Receive an intriguing unsolicited message from an unknown sender via an app, such as Whats App, respond to it and be drawn into an interesting conversation. Before you know it, the supposed woman on the other end wants to celebrate because she invested some money in gold (or some other precious metal, commodity or cryptocurrency) and made a huge profit in a short time, with little to no risk.
The person on the other end may even send an official looking graph or statement that appears to show this huge profit. That’s right – she bought gold bullion via a trading company then sold it just 15 to 20 minutes later and made a huge profit, perhaps even over a million dollars. Sound tempting? Too good to be true? Yes of course!
Then, a few days later this incredible investment opportunity occurs again. By the third time she has lured you in so that you either request to be included or she convinces you to do it. She suggests you transfer money to start to open the new required “trading account” then her teacher/mentor/relative, who supposedly works with or used to work with a famous brokerage or company and has many special contacts or insider information, will advise when to buy and sell. They claim they will do this for you because you are now a “good” friend of the scammer.
The scam involves many written messages over several days. It also involves some attractive photos, supposedly personal photos of the person on the other end of the conversation. But these photos are NOT true photos. They obviously are not of the person on the other end.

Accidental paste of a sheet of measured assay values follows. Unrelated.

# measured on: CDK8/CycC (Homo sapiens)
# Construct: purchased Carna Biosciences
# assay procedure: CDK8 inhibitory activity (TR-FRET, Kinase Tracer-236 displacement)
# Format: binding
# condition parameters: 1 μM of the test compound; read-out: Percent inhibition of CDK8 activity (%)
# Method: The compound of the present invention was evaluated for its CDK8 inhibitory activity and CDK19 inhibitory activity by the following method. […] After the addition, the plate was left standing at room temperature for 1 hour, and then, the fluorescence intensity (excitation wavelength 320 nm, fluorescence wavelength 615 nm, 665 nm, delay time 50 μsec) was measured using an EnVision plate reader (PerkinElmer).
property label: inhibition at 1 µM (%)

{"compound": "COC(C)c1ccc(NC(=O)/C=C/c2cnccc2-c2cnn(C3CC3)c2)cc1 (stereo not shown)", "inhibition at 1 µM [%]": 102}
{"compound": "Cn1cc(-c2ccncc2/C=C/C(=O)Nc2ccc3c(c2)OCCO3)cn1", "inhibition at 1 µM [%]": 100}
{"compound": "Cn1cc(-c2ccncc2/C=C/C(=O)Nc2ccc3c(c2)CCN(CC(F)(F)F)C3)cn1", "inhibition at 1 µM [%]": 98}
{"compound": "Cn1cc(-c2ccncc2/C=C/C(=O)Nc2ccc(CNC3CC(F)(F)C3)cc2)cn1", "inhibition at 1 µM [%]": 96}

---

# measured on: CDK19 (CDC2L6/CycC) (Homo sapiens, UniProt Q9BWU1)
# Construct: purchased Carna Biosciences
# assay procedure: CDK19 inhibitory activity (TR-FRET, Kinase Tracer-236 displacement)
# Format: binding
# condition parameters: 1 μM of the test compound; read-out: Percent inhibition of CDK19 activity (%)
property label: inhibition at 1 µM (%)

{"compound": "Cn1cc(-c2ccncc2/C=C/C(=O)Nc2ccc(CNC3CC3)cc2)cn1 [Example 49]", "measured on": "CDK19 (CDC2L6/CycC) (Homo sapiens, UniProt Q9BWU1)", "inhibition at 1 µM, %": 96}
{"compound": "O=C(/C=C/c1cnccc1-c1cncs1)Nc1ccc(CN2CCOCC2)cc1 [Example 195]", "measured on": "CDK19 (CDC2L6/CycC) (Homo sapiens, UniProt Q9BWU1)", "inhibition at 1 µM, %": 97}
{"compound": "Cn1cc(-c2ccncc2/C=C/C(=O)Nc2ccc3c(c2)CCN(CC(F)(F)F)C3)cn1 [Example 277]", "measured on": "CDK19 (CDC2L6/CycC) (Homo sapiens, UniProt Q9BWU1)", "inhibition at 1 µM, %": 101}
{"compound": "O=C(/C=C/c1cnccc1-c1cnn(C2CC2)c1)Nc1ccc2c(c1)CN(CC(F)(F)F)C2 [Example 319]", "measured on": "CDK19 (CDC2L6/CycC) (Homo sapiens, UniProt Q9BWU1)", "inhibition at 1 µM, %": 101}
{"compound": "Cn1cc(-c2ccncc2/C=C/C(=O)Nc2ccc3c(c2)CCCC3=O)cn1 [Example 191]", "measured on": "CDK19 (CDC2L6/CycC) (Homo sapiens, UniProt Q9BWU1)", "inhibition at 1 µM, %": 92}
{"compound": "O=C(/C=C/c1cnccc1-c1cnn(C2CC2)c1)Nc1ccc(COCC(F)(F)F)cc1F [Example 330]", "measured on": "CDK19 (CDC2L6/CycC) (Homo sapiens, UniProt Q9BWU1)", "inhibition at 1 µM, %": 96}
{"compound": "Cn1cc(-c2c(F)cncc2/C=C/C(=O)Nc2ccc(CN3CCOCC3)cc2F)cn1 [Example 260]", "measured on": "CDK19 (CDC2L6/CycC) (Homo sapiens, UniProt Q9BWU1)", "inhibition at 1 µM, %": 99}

It’s not like the phony IRS or Microsoft calls that try to trick you in one conversation to give them remote access to your computer to fix a purported bug. Its done over days, maybe weeks, depending on the particular scammers. Why? So you can become “good” trusted friends.
If you try to voice or video call the involved scammer, you will receive many creative excuses why they cannot talk and only send written messages. One reason this woman cannot speak to you via the phone is because while she is supposedly an attractive woman, the scammer is most likely a man with a foreign accent and probably using a text translation program on the app.
In one instance, the supposed victim figured out the scam right away and continued with it in his free time, both to keep the scammers busy so they could not steal money from others and also because it was entertaining. The scammer became so upset with the “victim” when the “victim” refused to transfer the funds and made it known that the “victim” knew the scam, that the angry scammer actually called the “victim” to ask why the “victim” wasted the scammer’s time! The supposedly attractive woman turned out to be an angry man with a heavy foreign accent.
If you think someone is trying to trick or scam you, give us a call or click here to contact us and let us know what is going on. We shall be happy to advise you. Although our personal injury law firm has over 45 years experience handling catastrophic injuries and wrongful death cases, we are happy to advise you to try to prevent scammers defrauding you out of money.
If you think you already are the victim of a scam, immediately contact the FBI, your local police and or your District Attorneys office for the county you reside in.
Be careful — It is still the buyer’s responsibility to check the goods before buying!
Use due diligence before concluding any transaction – sometimes easier said than done when dealing with sophisticated crooks and scammers.
Any doubt, contact an attorney you trust.
Remember – CAVEAT EMPTOR – BUYER BEWARE! BUYER BE VIGILANT!